Rich Stager (‘74, Civ. Eng.) started his freshman year at WSU Pullman in fall 1970. His parents had recently moved to Pullman; his father had taken a job as a project manager for the construction of Lower Granite Dam.
The Washington State University women’s rugby players returned from their historic March trip to London with some bumps and bruises, but it’s the memories of competing against some of the world’s best club teams, seeing famous landmarks, and building camaraderie that they’ll remember the most.
After months of planning, fundraising, and training, the team—ranked seventh nationally in the most recent Division I poll—became the first WSU sport club in over 30 years to compete internationally.
During spring break, WSU took on the Blackheath Football Club at Rectory Field in Charlton, South London. Founded in 1858, Blackheath is the oldest open (without restricted membership) rugby club … » More …
In March, alumni and team members of men’s crew, the oldest sport club at WSU, gathered for Cougar Crew Days, as they do each year. But this year’s celebration had special significance: 40 years of rowing competitions.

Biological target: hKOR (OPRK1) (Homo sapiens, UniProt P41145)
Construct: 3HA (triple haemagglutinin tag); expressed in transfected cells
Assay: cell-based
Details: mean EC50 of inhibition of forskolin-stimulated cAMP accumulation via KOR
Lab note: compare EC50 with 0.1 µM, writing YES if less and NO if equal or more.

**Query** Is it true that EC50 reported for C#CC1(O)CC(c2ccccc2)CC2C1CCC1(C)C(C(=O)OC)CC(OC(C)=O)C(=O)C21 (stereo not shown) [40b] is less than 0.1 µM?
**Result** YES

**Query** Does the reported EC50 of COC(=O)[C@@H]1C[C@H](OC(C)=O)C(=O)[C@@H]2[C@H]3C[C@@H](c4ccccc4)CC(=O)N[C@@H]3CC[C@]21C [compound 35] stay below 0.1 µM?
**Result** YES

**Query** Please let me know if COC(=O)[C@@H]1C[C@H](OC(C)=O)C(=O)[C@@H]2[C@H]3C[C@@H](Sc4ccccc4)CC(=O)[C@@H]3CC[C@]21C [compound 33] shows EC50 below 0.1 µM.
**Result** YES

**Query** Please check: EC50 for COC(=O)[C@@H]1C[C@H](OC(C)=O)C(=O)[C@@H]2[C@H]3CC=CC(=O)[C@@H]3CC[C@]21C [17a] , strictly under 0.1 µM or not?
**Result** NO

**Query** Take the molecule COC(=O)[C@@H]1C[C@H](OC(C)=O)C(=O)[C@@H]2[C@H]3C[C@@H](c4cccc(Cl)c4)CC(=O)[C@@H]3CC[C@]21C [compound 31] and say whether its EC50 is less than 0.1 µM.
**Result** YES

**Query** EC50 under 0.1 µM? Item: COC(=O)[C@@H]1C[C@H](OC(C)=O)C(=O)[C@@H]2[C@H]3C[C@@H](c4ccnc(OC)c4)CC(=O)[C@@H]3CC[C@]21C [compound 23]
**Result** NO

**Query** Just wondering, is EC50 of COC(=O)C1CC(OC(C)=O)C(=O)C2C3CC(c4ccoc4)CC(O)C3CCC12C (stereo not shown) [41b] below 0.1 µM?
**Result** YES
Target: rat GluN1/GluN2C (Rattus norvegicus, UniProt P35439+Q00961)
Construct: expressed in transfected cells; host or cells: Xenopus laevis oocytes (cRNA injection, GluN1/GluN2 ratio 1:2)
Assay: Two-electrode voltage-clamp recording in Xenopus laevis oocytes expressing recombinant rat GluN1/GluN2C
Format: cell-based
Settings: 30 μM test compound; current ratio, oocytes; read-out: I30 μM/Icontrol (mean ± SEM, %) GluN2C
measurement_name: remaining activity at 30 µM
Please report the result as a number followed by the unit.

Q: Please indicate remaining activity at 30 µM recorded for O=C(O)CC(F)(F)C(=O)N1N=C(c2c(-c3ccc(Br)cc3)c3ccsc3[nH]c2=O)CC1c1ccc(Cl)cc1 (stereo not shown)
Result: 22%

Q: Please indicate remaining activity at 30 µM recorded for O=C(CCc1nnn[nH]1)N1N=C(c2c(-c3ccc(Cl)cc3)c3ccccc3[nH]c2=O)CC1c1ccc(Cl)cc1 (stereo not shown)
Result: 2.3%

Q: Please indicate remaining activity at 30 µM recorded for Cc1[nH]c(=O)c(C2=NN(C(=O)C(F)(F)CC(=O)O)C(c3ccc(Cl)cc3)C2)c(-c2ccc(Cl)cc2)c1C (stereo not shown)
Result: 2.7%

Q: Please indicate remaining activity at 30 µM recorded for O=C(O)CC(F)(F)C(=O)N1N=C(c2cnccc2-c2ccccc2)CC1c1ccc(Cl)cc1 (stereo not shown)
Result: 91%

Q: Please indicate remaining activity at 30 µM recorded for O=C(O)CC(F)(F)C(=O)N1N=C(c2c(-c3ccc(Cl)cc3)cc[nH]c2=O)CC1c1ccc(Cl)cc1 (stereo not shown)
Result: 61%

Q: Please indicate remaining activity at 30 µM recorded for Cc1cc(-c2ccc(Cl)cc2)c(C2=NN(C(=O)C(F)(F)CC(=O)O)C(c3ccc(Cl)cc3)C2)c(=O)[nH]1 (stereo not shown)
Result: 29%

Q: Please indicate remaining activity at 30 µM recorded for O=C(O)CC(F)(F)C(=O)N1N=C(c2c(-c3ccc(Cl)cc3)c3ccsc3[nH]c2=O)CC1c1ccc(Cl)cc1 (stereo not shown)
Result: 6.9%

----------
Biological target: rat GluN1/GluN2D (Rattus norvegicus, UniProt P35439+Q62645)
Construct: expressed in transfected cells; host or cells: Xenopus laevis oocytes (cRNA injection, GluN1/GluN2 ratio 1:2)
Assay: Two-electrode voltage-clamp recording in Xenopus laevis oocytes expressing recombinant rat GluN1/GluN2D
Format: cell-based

Rich Stager ’74 and Ken Abbey, vice president of business affairs, formed the crew team in 1969, built the Cougar Shell House on the Snake River, and appointed landscape architecture professor Ken Struckmeyer as the first coach. The team entered competition in 1973.
The Cougar Crew Days included a banquet, auction, and the annual race between team members and alumni. According to Doug Engle ’80, they raised … » More …